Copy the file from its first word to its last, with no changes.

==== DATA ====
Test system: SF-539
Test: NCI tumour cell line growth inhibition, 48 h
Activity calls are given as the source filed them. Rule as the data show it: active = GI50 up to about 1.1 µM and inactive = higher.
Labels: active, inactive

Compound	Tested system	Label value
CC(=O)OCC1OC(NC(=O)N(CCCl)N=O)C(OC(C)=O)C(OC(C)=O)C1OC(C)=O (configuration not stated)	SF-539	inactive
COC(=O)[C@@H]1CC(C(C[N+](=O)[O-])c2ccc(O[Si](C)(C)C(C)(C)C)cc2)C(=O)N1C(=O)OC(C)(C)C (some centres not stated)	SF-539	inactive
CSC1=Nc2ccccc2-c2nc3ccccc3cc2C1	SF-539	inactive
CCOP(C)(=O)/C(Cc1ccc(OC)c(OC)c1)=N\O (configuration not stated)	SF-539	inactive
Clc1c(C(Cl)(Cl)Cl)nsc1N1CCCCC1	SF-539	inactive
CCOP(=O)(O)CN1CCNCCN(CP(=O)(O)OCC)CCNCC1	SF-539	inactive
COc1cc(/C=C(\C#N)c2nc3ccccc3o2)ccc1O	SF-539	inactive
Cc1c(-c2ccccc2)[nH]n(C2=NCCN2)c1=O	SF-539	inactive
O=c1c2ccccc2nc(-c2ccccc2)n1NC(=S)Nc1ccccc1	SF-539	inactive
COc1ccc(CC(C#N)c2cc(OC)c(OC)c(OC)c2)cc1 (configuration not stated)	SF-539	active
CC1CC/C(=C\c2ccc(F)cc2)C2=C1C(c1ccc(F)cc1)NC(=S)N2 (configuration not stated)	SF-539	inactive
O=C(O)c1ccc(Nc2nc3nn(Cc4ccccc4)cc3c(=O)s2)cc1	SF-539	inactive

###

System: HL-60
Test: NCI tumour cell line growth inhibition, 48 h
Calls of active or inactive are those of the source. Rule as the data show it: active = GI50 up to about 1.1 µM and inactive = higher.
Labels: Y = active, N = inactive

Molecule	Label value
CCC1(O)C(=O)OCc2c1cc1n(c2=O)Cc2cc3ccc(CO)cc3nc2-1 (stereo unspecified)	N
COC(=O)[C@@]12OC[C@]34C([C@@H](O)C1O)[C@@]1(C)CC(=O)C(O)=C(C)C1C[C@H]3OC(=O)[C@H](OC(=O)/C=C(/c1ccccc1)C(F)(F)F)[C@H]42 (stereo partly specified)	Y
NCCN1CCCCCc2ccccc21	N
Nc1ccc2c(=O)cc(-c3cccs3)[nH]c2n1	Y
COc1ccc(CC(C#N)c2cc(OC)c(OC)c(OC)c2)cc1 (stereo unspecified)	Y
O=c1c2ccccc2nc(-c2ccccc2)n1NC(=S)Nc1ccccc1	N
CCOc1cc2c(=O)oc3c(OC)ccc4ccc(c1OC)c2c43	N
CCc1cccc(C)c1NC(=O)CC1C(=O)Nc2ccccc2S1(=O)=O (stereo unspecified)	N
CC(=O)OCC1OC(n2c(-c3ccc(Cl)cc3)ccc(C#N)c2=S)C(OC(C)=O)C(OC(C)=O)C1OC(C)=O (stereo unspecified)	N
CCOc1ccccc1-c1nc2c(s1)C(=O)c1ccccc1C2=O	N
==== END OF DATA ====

Test system: SF-539
Test: NCI tumour cell line growth inhibition, 48 h
Activity calls are given as the source filed them. Rule as the data show it: active = GI50 up to about 1.1 µM and inactive = higher.
Labels: active, inactive

Compound	Tested system	Label value
CC(=O)OCC1OC(NC(=O)N(CCCl)N=O)C(OC(C)=O)C(OC(C)=O)C1OC(C)=O (configuration not stated)	SF-539	inactive
COC(=O)[C@@H]1CC(C(C[N+](=O)[O-])c2ccc(O[Si](C)(C)C(C)(C)C)cc2)C(=O)N1C(=O)OC(C)(C)C (some centres not stated)	SF-539	inactive
CSC1=Nc2ccccc2-c2nc3ccccc3cc2C1	SF-539	inactive
CCOP(C)(=O)/C(Cc1ccc(OC)c(OC)c1)=N\O (configuration not stated)	SF-539	inactive
Clc1c(C(Cl)(Cl)Cl)nsc1N1CCCCC1	SF-539	inactive
CCOP(=O)(O)CN1CCNCCN(CP(=O)(O)OCC)CCNCC1	SF-539	inactive
COc1cc(/C=C(\C#N)c2nc3ccccc3o2)ccc1O	SF-539	inactive
Cc1c(-c2ccccc2)[nH]n(C2=NCCN2)c1=O	SF-539	inactive
O=c1c2ccccc2nc(-c2ccccc2)n1NC(=S)Nc1ccccc1	SF-539	inactive
COc1ccc(CC(C#N)c2cc(OC)c(OC)c(OC)c2)cc1 (configuration not stated)	SF-539	active
CC1CC/C(=C\c2ccc(F)cc2)C2=C1C(c1ccc(F)cc1)NC(=S)N2 (configuration not stated)	SF-539	inactive
O=C(O)c1ccc(Nc2nc3nn(Cc4ccccc4)cc3c(=O)s2)cc1	SF-539	inactive

###

System: HL-60
Test: NCI tumour cell line growth inhibition, 48 h
Calls of active or inactive are those of the source. Rule as the data show it: active = GI50 up to about 1.1 µM and inactive = higher.
Labels: Y = active, N = inactive

Molecule	Label value
CCC1(O)C(=O)OCc2c1cc1n(c2=O)Cc2cc3ccc(CO)cc3nc2-1 (stereo unspecified)	N
COC(=O)[C@@]12OC[C@]34C([C@@H](O)C1O)[C@@]1(C)CC(=O)C(O)=C(C)C1C[C@H]3OC(=O)[C@H](OC(=O)/C=C(/c1ccccc1)C(F)(F)F)[C@H]42 (stereo partly specified)	Y
NCCN1CCCCCc2ccccc21	N
Nc1ccc2c(=O)cc(-c3cccs3)[nH]c2n1	Y
COc1ccc(CC(C#N)c2cc(OC)c(OC)c(OC)c2)cc1 (stereo unspecified)	Y
O=c1c2ccccc2nc(-c2ccccc2)n1NC(=S)Nc1ccccc1	N
CCOc1cc2c(=O)oc3c(OC)ccc4ccc(c1OC)c2c43	N
CCc1cccc(C)c1NC(=O)CC1C(=O)Nc2ccccc2S1(=O)=O (stereo unspecified)	N
CC(=O)OCC1OC(n2c(-c3ccc(Cl)cc3)ccc(C#N)c2=S)C(OC(C)=O)C(OC(C)=O)C1OC(C)=O (stereo unspecified)	N
CCOc1ccccc1-c1nc2c(s1)C(=O)c1ccccc1C2=O	N